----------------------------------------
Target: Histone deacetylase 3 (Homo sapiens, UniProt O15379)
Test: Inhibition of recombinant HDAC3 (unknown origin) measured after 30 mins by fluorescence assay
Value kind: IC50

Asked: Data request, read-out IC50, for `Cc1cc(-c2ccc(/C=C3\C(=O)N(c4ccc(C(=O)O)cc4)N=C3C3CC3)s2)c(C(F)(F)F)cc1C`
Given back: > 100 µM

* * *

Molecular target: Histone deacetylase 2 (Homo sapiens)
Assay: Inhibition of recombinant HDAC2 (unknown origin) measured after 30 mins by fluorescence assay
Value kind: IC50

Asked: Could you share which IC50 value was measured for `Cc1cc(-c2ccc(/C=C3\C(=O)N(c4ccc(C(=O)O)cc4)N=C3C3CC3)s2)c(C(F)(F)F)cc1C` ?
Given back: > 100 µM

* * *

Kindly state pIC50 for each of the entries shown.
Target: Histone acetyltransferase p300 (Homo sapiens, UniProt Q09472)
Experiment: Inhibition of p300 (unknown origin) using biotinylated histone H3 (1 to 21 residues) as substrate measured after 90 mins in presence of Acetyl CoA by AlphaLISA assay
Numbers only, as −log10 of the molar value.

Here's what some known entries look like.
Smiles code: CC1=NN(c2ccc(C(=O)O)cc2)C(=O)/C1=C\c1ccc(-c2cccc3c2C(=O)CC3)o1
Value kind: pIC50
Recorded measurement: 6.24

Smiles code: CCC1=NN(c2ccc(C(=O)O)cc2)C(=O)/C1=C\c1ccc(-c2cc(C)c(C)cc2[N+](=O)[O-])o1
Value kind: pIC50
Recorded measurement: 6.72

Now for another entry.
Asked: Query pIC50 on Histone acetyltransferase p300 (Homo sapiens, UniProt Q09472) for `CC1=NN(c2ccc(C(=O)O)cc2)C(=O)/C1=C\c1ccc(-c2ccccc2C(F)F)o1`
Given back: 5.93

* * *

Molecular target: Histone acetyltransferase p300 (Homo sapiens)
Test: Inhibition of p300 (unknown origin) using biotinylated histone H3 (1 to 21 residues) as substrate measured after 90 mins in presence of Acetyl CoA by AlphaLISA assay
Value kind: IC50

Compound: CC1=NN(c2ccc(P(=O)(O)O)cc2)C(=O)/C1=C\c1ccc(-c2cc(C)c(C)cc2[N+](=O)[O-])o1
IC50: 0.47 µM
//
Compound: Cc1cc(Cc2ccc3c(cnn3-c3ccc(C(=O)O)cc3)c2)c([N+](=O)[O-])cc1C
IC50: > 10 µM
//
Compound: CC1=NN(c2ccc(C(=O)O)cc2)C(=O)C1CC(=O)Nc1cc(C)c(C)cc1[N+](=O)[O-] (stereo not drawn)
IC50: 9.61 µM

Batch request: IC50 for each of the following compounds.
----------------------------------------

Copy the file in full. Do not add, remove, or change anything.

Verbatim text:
Target: Histone deacetylase 3 (Homo sapiens, UniProt O15379)
Test: Inhibition of recombinant HDAC3 (unknown origin) measured after 30 mins by fluorescence assay
Value kind: IC50

Asked: Data request, read-out IC50, for `Cc1cc(-c2ccc(/C=C3\C(=O)N(c4ccc(C(=O)O)cc4)N=C3C3CC3)s2)c(C(F)(F)F)cc1C`
Given back: > 100 µM

* * *

Molecular target: Histone deacetylase 2 (Homo sapiens)
Assay: Inhibition of recombinant HDAC2 (unknown origin) measured after 30 mins by fluorescence assay
Value kind: IC50

Asked: Could you share which IC50 value was measured for `Cc1cc(-c2ccc(/C=C3\C(=O)N(c4ccc(C(=O)O)cc4)N=C3C3CC3)s2)c(C(F)(F)F)cc1C` ?
Given back: > 100 µM

* * *

Kindly state pIC50 for each of the entries shown.
Target: Histone acetyltransferase p300 (Homo sapiens, UniProt Q09472)
Experiment: Inhibition of p300 (unknown origin) using biotinylated histone H3 (1 to 21 residues) as substrate measured after 90 mins in presence of Acetyl CoA by AlphaLISA assay
Numbers only, as −log10 of the molar value.

Here's what some known entries look like.
Smiles code: CC1=NN(c2ccc(C(=O)O)cc2)C(=O)/C1=C\c1ccc(-c2cccc3c2C(=O)CC3)o1
Value kind: pIC50
Recorded measurement: 6.24

Smiles code: CCC1=NN(c2ccc(C(=O)O)cc2)C(=O)/C1=C\c1ccc(-c2cc(C)c(C)cc2[N+](=O)[O-])o1
Value kind: pIC50
Recorded measurement: 6.72

Now for another entry.
Asked: Query pIC50 on Histone acetyltransferase p300 (Homo sapiens, UniProt Q09472) for `CC1=NN(c2ccc(C(=O)O)cc2)C(=O)/C1=C\c1ccc(-c2ccccc2C(F)F)o1`
Given back: 5.93

* * *

Molecular target: Histone acetyltransferase p300 (Homo sapiens)
Test: Inhibition of p300 (unknown origin) using biotinylated histone H3 (1 to 21 residues) as substrate measured after 90 mins in presence of Acetyl CoA by AlphaLISA assay
Value kind: IC50

Compound: CC1=NN(c2ccc(P(=O)(O)O)cc2)C(=O)/C1=C\c1ccc(-c2cc(C)c(C)cc2[N+](=O)[O-])o1
IC50: 0.47 µM
//
Compound: Cc1cc(Cc2ccc3c(cnn3-c3ccc(C(=O)O)cc3)c2)c([N+](=O)[O-])cc1C
IC50: > 10 µM
//
Compound: CC1=NN(c2ccc(C(=O)O)cc2)C(=O)C1CC(=O)Nc1cc(C)c(C)cc1[N+](=O)[O-] (stereo not drawn)
IC50: 9.61 µM

Batch request: IC50 for each of the following compounds.